Superman: Kryptonite Review

Within the first paragraph of the book’s introduction, writer Darwyn Cooke confesses that Superman is an extremely difficult character to write. The Man of Steel’s limitless power and clean cut personality has left him a bit out of touch with current comic book readers. Fans today want their heroes to be dark and gritty and the “big blue boyscout” has trouble fitting that mold. What seems to be the most popular attempt by writers to spark readership in Superman stories would be to introduce a new foe that’s far more powerful than that of the heroic protector of Metropolis. Darwyn Cooke wisely avoids that idea and instead decides to focus more on the “man” than on the “super” in his work Superman: Kryptonite.

Superman Kryptonite Volume 1

This graphic novel tells the tale of a young Superman struggling with his relationship with Lois Lane as well as his responsibilities as a super hero. But relationship problems soon become the least of our hero’s worries when the mysterious Jason Gallo, a known crime lord, opens a casino in downtown Metropolis. Gallo’s vast wealth and power has absolutely no interest whatsoever to Superman’s arch nemesis Lex Luthor. The single Gallo possession that does catch his eye is a rare radioactive mineral that appears to be harmful to the once believed indestructible Man of Steel. The story as a whole of Superman: Kryptonite seems pretty forgettable and, for the most part, I can’t really disagree with that. Whether it be a single shard or a massive bolder, Kryptonite is simply overused in Superman comics. At times, and Cooke uses it here, the glowing green rock can serve as a brilliant symbol of Superman’s inner vulnerability. Kryptonite is a small remnant of Superman’s destroyed home world of Krypton. The only pieces of this planet, the one place where he truly belongs, are now completely toxic to him. And it this is unique characterization of The Man of Tomorrow that makes Superman: Kryptonite well worth a read.

But this Superman is different from other incarnations found in pop culture. Unlike the classic Richard Donner Superman film of the late seventies, Kal-El was rocketed to Earth without any Kryptonian historical technology. Cooke’s Clark Kent has no knowledge of his alien heritage and the extent or purpose of his amazing powers. Without the guiding words of the seemingly omniscient Jor-El, Clark Kent is left more confused by his abilities than the citizens of Metropolis. This leaves a more human depiction of Superman who lacks confidence and constantly worries over his own mortality. This version of the character seems fresh and even more heroic. Clark dawns the red and blue costume not because he’s sent to earth as its protector but because he was raised believing that man should help one another to the best of their ability.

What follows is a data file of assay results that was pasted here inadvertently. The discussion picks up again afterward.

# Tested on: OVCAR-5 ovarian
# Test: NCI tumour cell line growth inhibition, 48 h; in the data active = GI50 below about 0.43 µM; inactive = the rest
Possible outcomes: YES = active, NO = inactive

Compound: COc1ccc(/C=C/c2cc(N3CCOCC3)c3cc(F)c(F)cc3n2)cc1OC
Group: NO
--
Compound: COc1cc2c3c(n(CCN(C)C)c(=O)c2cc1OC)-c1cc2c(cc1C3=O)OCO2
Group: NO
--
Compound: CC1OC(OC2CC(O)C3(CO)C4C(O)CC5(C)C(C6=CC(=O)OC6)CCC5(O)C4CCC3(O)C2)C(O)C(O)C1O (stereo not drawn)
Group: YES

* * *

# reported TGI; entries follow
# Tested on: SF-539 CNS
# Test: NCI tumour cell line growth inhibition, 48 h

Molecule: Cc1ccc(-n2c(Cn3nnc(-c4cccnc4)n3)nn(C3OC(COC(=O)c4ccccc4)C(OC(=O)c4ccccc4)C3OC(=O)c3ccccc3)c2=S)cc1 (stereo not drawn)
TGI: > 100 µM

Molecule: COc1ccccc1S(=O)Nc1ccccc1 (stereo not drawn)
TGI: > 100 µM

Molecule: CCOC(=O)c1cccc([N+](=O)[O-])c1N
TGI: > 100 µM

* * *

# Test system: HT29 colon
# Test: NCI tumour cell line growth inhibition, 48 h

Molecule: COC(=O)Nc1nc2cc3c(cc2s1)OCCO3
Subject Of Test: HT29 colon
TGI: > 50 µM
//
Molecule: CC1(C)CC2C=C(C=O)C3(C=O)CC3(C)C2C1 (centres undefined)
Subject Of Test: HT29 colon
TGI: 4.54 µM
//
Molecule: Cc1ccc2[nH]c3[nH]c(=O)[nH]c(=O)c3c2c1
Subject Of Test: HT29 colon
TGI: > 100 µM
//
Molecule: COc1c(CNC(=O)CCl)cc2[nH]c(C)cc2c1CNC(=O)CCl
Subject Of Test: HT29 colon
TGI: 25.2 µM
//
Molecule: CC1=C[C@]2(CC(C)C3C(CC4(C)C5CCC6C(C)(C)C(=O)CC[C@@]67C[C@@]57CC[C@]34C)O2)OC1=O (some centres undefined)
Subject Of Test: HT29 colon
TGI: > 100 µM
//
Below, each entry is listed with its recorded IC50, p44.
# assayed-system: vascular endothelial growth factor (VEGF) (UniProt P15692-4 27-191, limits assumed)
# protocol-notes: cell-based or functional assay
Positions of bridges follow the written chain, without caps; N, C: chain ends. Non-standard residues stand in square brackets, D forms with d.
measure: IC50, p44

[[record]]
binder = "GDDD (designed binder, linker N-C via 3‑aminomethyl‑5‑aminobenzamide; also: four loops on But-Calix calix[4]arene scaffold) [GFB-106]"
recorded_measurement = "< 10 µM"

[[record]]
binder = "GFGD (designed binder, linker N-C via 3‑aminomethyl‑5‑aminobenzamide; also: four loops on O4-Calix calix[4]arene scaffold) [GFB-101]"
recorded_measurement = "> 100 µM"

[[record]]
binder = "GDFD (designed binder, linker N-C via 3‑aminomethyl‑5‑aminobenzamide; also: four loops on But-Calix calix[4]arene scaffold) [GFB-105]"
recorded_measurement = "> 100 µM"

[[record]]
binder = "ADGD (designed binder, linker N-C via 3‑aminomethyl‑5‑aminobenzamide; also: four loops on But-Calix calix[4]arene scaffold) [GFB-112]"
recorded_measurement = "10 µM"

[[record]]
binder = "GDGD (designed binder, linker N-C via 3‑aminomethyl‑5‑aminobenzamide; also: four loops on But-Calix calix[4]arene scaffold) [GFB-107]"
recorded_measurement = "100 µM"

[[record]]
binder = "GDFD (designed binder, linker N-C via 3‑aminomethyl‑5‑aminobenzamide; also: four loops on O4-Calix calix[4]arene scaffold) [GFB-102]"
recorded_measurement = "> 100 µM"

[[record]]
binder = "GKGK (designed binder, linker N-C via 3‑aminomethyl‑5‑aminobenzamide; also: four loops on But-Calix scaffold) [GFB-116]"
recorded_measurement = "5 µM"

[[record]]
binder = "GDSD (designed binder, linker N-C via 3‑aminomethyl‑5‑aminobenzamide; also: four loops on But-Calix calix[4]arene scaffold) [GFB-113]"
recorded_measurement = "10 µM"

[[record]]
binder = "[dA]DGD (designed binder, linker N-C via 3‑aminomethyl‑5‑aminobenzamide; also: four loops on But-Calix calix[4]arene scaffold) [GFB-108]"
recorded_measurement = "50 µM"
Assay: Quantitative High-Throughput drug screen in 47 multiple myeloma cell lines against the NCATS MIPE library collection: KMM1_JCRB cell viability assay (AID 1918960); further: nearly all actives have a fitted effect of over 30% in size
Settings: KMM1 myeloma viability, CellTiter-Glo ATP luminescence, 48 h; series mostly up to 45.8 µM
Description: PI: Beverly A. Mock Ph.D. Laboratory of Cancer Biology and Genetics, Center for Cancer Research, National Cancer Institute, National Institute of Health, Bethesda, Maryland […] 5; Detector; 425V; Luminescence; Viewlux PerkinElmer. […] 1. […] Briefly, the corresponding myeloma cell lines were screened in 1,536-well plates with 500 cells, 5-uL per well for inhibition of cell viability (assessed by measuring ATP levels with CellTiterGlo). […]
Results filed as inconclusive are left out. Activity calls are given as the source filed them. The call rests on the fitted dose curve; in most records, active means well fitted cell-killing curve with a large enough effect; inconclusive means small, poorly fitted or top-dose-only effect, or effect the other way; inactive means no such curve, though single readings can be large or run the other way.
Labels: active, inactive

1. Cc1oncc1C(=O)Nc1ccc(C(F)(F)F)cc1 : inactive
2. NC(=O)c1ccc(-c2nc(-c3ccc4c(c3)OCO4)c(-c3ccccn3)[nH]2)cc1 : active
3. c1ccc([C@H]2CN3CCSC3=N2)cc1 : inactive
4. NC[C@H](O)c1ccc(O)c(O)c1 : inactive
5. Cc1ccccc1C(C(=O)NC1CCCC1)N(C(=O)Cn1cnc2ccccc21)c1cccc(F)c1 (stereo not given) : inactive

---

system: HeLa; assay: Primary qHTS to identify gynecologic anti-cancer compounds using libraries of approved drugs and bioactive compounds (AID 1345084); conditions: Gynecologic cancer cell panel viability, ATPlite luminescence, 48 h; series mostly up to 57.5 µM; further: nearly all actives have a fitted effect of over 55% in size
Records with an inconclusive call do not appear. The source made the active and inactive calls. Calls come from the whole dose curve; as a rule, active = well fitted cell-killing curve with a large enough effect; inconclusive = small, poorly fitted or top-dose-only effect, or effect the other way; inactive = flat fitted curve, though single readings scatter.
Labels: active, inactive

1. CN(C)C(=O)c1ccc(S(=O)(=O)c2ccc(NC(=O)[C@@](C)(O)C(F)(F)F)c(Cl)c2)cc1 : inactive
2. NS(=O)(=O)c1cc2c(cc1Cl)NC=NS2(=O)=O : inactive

What hurts Superman: Kryptonite is the portrayal of Superman’s main squeeze, Lois Lane. By the time the story begins Lois and Superman have been dating for sometime now. But the demands of being a super hero is beginning to cut in on the young couples alone time, making Lois more and more irritable. This is a tired cliché of comic book stories and it presents a problem without a real solution. Lois Lane is a fascinating character and seeing her playing the role of “nagging girlfriend” is down right upsetting. There are moments where the reader sees Lois Lane as the brilliant journalist but those moments are buried between scenes where she’s just simply unlikable.

The artwork is provided by Eisner winning artist Tim Sale who’s retro style I generally love but here, it just feels constrained. His character designs, like in his previous work in Batman: The Long Halloween and Batman: Dark Victory, are fantastic for crazed maniacs where he’s completely free to warp facial features and exaggerate expressions but it seems a bit out of place for this science fiction comic. This left me thinking I would have favored this graphic novel more if Darwyn Cooke had both wrote and drawn this Superman story himself. Superman: Kryptonite is a strong introduction of the character for new readers interested in the last son of Krypton but long time Superman fans will find the book to be a big bag of “meh.”


Final Score: 6 out of 10

3 / 5 stars      

Avatar photo

David McMillin

Film / Graphic Novel Reviewer David writes movie and graphic novel reviews at That's It Guys.